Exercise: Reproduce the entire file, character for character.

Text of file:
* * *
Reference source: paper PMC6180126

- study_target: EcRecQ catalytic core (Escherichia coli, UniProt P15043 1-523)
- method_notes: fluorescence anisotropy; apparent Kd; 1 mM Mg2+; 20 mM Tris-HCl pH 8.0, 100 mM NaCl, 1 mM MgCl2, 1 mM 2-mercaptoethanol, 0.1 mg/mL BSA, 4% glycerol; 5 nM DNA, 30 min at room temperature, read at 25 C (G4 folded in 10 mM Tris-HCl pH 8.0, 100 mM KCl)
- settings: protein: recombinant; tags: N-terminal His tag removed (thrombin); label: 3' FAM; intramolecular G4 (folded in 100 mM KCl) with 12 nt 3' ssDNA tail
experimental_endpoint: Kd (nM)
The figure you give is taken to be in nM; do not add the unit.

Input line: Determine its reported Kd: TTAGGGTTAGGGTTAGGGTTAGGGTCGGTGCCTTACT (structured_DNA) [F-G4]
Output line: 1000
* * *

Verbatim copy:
Reference source: paper PMC6180126

- study_target: EcRecQ catalytic core (Escherichia coli, UniProt P15043 1-523)
- method_notes: fluorescence anisotropy; apparent Kd; 1 mM Mg2+; 20 mM Tris-HCl pH 8.0, 100 mM NaCl, 1 mM MgCl2, 1 mM 2-mercaptoethanol, 0.1 mg/mL BSA, 4% glycerol; 5 nM DNA, 30 min at room temperature, read at 25 C (G4 folded in 10 mM Tris-HCl pH 8.0, 100 mM KCl)
- settings: protein: recombinant; tags: N-terminal His tag removed (thrombin); label: 3' FAM; intramolecular G4 (folded in 100 mM KCl) with 12 nt 3' ssDNA tail
experimental_endpoint: Kd (nM)
The figure you give is taken to be in nM; do not add the unit.

Input line: Determine its reported Kd: TTAGGGTTAGGGTTAGGGTTAGGGTCGGTGCCTTACT (structured_DNA) [F-G4]
Output line: 1000